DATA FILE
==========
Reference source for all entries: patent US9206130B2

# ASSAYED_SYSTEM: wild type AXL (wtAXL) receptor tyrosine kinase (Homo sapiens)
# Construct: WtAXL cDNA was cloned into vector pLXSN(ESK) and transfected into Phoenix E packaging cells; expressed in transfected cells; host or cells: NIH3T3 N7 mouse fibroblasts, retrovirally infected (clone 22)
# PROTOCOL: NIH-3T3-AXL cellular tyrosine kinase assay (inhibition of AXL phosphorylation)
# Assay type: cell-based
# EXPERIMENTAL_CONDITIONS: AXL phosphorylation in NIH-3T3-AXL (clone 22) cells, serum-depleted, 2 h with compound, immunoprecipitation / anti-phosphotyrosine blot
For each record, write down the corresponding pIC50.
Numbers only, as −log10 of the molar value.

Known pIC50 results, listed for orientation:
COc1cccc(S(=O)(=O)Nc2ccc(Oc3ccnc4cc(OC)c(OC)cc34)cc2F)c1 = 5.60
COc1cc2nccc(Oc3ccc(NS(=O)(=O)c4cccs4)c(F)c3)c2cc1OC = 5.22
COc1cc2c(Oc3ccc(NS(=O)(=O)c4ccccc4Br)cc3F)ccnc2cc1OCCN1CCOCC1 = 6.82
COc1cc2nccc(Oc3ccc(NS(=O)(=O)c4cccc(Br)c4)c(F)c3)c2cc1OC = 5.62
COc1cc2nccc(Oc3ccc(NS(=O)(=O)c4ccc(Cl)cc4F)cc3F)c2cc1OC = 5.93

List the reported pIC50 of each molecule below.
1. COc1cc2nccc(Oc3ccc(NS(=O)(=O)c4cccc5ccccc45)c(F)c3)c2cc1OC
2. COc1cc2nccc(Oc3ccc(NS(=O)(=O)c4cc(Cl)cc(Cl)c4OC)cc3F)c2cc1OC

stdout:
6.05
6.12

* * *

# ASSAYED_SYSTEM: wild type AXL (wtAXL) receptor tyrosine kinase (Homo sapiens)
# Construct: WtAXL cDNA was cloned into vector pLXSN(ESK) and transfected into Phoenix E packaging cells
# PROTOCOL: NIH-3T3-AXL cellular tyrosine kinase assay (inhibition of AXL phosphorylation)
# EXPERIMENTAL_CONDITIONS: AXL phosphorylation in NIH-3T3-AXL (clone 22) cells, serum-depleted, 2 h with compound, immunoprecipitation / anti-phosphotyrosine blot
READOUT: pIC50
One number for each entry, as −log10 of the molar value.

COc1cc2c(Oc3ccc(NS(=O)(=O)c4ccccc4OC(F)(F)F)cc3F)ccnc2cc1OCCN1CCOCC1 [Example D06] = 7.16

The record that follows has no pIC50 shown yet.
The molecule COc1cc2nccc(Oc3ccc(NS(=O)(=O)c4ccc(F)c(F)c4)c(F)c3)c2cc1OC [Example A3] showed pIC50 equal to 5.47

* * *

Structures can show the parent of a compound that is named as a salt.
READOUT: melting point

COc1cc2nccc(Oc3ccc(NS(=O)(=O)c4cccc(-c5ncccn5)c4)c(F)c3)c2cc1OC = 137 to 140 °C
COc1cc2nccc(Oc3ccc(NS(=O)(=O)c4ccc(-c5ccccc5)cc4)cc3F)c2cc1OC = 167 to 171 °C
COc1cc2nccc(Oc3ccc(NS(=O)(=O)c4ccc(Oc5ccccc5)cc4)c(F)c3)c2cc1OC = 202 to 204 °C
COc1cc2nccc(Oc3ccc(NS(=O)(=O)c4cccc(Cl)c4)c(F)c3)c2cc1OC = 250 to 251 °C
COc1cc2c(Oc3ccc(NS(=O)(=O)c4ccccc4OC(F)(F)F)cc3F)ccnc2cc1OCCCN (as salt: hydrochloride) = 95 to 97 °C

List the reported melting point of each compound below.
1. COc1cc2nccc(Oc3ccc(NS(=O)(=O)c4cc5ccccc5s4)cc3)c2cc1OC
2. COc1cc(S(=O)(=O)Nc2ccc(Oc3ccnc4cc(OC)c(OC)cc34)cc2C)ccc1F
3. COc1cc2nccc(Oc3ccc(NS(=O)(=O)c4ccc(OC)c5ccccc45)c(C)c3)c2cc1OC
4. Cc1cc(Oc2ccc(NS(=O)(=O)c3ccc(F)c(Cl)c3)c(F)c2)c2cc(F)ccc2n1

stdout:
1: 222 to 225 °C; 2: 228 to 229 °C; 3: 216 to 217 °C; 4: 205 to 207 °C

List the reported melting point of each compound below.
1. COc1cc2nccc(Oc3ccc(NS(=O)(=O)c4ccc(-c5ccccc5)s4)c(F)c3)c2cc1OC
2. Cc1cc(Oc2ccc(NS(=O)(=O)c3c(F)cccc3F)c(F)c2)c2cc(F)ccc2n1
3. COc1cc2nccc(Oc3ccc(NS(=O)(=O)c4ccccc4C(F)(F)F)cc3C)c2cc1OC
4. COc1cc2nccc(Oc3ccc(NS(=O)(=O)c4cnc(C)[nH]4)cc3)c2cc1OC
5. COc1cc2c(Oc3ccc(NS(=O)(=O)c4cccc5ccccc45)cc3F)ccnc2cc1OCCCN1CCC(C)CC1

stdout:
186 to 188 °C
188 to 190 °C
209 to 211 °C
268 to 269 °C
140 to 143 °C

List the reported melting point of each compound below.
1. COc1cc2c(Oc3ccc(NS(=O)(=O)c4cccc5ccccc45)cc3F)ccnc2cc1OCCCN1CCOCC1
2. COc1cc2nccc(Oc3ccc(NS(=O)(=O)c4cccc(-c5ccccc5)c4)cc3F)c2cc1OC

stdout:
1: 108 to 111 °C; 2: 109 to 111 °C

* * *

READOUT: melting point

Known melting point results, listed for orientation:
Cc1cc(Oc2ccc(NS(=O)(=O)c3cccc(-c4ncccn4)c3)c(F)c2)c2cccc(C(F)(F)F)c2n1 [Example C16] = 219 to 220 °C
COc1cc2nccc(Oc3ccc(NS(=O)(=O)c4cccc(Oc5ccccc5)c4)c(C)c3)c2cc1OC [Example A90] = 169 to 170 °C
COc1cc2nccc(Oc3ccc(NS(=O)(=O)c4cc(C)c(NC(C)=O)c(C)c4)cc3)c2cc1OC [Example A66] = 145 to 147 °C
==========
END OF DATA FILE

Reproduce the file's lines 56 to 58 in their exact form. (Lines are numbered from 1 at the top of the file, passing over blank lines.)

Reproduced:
268 to 269 °C
140 to 143 °C

List the reported melting point of each compound below.